Coal miners are enjoying unprecedented profit margins in what some see as a last hurrah for an industry facing intense pressure to cut production; with coal at $75 a ton at the end of 2020, a coal mine could earn a cash margin of $15 a ton, said Rob West, an analyst at consultancy Thunder Said Energy. But when prices reached $400/tonne, the cash margin increased to $235/tonne.
Indeed, traders in Europe are willing to pay double the price quoted by Asian buyers, according to some mine executives such as Bluesky’s Ahmed, who said his company does not currently export through Mtwara, but plans to do so. do and had received requests from buyers. in Germany, Poland and Great Britain.
Similarly, in landlocked Botswana, selling coal on the maritime market was previously unthinkable, with most exports going to neighboring South Africa, Namibia and Zimbabwe.
“Before, logistics would kill us. However, at current prices, we can make this thing work,” said Morné du Plessis, CEO of Botswana-based coal miner Minergy (MIN.BT).
Minergy exported two shipments of approximately 30,000 tons each from the Namibian port of Walvis Bay, and sent two trains of coal for export from the Mozambican port of Maputo.
The island nation of Madagascar, the world’s largest exporter of vanilla, could become a relative newcomer to the global coal scene.
“Current prices comfortably support a business case for coal miners in Madagascar to start exporting coal for the first time in the country’s history,” said Prince Nyati, CEO of one of the companies developing a coal project in the country.
However, new entrants will have to be prepared to withdraw or even cease production if market conditions turn unfavorable, Nyati added.
“THE COAL HAS BEEN KISSED”
Strong demand and tight coal supplies reshaped trade routes, pushing global ‘deadweight ton days’ for the fossil fuel to record highs in July, Braemar research found, referring to a measure shipping levels in terms of fleet utilization and trip length.
European Union imports of thermal coal from Australia, South Africa and Indonesia – which traditionally supply Asian markets – have increased more than 11 times in the four months since the invasion of Ukraine by Russia, according to data from the Indian consulting firm Coalmint.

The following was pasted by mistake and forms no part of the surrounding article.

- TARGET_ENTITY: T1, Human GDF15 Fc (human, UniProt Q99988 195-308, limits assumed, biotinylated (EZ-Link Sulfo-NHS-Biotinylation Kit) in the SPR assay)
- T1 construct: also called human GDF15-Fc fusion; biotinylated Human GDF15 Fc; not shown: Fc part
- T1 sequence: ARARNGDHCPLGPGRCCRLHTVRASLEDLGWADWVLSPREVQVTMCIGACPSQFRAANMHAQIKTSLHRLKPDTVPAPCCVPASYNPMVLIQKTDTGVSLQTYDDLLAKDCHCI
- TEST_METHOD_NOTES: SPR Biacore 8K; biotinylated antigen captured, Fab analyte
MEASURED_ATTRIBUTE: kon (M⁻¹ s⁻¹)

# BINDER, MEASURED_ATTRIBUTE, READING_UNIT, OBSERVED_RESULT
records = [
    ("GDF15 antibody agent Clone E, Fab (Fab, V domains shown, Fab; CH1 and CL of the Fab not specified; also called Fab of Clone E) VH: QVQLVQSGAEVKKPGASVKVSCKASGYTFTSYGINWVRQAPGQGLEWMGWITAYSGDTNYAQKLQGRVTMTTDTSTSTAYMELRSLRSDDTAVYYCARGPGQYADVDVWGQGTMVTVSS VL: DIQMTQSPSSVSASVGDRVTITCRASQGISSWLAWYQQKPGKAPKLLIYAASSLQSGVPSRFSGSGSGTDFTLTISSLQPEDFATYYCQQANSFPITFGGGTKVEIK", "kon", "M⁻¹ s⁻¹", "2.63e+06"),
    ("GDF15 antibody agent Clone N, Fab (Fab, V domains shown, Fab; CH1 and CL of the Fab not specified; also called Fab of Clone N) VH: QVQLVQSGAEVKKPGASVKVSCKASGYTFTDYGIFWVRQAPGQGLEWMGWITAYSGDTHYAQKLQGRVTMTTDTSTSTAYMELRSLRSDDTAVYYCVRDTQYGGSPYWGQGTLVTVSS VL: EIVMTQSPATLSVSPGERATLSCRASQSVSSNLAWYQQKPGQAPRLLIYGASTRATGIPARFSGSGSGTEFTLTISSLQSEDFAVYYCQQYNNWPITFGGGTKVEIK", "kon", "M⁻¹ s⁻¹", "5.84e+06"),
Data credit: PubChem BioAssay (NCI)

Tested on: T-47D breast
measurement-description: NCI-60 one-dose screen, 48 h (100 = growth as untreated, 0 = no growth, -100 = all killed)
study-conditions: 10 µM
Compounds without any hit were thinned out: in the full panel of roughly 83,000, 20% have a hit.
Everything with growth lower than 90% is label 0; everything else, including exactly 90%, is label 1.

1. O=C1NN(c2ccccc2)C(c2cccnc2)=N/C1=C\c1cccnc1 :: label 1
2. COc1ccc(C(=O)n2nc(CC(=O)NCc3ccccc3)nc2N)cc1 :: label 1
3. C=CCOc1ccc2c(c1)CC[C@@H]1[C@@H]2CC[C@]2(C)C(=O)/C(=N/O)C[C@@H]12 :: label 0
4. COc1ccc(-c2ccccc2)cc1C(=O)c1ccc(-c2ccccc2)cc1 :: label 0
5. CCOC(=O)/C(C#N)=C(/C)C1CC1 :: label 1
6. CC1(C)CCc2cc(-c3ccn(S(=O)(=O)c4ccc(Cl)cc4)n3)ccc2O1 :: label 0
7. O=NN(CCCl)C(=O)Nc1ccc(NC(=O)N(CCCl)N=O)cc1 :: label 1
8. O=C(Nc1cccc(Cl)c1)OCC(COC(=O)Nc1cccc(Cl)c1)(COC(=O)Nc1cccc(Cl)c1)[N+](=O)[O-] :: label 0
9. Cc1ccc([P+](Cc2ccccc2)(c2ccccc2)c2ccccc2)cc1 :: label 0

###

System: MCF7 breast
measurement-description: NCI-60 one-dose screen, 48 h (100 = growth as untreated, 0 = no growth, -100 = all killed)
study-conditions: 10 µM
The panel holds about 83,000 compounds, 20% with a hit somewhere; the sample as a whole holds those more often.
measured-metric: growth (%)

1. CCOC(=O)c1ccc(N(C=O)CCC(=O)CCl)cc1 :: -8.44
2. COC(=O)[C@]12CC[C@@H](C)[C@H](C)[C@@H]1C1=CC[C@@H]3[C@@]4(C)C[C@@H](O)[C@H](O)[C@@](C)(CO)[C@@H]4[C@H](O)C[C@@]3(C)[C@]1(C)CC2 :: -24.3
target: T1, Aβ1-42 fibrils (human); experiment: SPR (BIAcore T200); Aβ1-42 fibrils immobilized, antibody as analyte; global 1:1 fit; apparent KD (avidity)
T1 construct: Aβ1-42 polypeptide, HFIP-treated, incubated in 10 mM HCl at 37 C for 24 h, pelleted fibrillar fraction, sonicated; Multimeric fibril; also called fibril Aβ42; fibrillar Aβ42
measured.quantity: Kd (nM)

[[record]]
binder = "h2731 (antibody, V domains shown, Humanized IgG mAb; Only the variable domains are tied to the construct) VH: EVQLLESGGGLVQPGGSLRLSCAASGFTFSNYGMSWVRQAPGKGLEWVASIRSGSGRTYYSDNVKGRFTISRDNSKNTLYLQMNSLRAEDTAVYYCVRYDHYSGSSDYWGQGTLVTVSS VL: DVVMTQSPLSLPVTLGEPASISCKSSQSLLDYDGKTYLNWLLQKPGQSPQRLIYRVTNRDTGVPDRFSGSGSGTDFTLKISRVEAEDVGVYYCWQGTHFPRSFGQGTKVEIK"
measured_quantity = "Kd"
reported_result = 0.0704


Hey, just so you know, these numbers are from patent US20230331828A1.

The invasion forced EU countries to reduce their dependence on Russian gas, which reduced its vast supplies in the region. The bloc’s ban on Russian coal imports has further increased pressure on power producers to find alternative sources of fuel.
Russia typically supplies around 70% of the EU’s thermal coal, according to Brussels think tank Bruegel, while it typically supplies 40% of the bloc’s natural gas.
European countries have temporarily shelved environmental goals as they seek to stockpile fuel and reopen mothballed coal-fired power plants to prepare for what could be a harsh winter.
“Strong incentives have pushed coal and lignite production 25% above year-ago levels, despite a series of plant closures over the past three years,” analysts said. from Bank of America about Europe.
The current ramp-up of thermal coal combustion could put countries on a collision course with ambitious CO2 reduction targets; In the EU, burning more coal will increase CO2 emissions by 1.3% per year if Russian gas supplies are completely cut off, according to energy think tank Ember.
European governments say this is a temporary change, although it may depend on how long the energy crisis lasts. Germany is delaying planned shutdowns of some coal-fired power plants to ensure security of electricity supply.
Botswana coal miner Minergy sees the coal market remaining strong until at least mid-2023, if not longer. She hopes to double her production capacity.
“The negative narrative surrounding coal has been abandoned and coal has been adopted as the energy source of choice in energy crises resulting from war,” the company said.
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Reporting by Nuzulack Dausen in Dar Es Salaam, Sudarshan Varadhan in New Delhi, Helen Reid in Johannesburg, Jonathan Saul and Nina Chestney in London; Editing by Veronica Brown and Pravin Char
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Oversees and coordinates EMEA coverage of the electricity, gas, LNG, coal and carbon markets and has 20 years of journalism experience. Writes on these markets as well as climate change, climate science, energy transition, renewable energy and investments.